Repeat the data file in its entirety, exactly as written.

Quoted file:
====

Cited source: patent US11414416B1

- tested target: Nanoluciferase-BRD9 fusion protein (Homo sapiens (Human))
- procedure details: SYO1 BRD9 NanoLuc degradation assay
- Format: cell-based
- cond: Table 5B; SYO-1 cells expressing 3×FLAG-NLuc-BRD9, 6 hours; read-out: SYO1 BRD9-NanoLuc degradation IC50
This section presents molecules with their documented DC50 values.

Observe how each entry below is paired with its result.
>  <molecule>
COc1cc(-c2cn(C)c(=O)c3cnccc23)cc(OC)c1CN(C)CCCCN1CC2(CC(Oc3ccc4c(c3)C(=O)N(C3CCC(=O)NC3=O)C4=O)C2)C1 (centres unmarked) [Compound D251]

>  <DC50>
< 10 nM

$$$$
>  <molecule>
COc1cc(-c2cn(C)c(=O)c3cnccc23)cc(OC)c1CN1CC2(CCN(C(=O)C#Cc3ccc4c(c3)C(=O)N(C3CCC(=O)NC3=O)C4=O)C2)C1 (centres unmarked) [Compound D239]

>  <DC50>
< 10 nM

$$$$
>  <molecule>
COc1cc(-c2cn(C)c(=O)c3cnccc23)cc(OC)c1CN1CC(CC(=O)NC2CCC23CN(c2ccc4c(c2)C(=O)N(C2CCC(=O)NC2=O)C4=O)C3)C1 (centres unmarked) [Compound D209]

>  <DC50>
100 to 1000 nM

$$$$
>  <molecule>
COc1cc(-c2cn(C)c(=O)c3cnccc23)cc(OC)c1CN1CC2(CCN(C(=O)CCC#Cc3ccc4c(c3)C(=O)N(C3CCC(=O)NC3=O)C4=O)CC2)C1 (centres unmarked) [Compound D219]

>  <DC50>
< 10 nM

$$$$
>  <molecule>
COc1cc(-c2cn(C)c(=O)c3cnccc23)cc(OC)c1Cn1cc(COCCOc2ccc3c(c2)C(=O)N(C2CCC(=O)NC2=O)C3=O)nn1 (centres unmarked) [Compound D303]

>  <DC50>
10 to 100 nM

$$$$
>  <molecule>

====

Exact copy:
Cited source: patent US11414416B1

- tested target: Nanoluciferase-BRD9 fusion protein (Homo sapiens (Human))
- procedure details: SYO1 BRD9 NanoLuc degradation assay
- Format: cell-based
- cond: Table 5B; SYO-1 cells expressing 3×FLAG-NLuc-BRD9, 6 hours; read-out: SYO1 BRD9-NanoLuc degradation IC50
This section presents molecules with their documented DC50 values.

Observe how each entry below is paired with its result.
>  <molecule>
COc1cc(-c2cn(C)c(=O)c3cnccc23)cc(OC)c1CN(C)CCCCN1CC2(CC(Oc3ccc4c(c3)C(=O)N(C3CCC(=O)NC3=O)C4=O)C2)C1 (centres unmarked) [Compound D251]

>  <DC50>
< 10 nM

$$$$
>  <molecule>
COc1cc(-c2cn(C)c(=O)c3cnccc23)cc(OC)c1CN1CC2(CCN(C(=O)C#Cc3ccc4c(c3)C(=O)N(C3CCC(=O)NC3=O)C4=O)C2)C1 (centres unmarked) [Compound D239]

>  <DC50>
< 10 nM

$$$$
>  <molecule>
COc1cc(-c2cn(C)c(=O)c3cnccc23)cc(OC)c1CN1CC(CC(=O)NC2CCC23CN(c2ccc4c(c2)C(=O)N(C2CCC(=O)NC2=O)C4=O)C3)C1 (centres unmarked) [Compound D209]

>  <DC50>
100 to 1000 nM

$$$$
>  <molecule>
COc1cc(-c2cn(C)c(=O)c3cnccc23)cc(OC)c1CN1CC2(CCN(C(=O)CCC#Cc3ccc4c(c3)C(=O)N(C3CCC(=O)NC3=O)C4=O)CC2)C1 (centres unmarked) [Compound D219]

>  <DC50>
< 10 nM

$$$$
>  <molecule>
COc1cc(-c2cn(C)c(=O)c3cnccc23)cc(OC)c1Cn1cc(COCCOc2ccc3c(c2)C(=O)N(C2CCC(=O)NC2=O)C3=O)nn1 (centres unmarked) [Compound D303]

>  <DC50>
10 to 100 nM

$$$$
>  <molecule>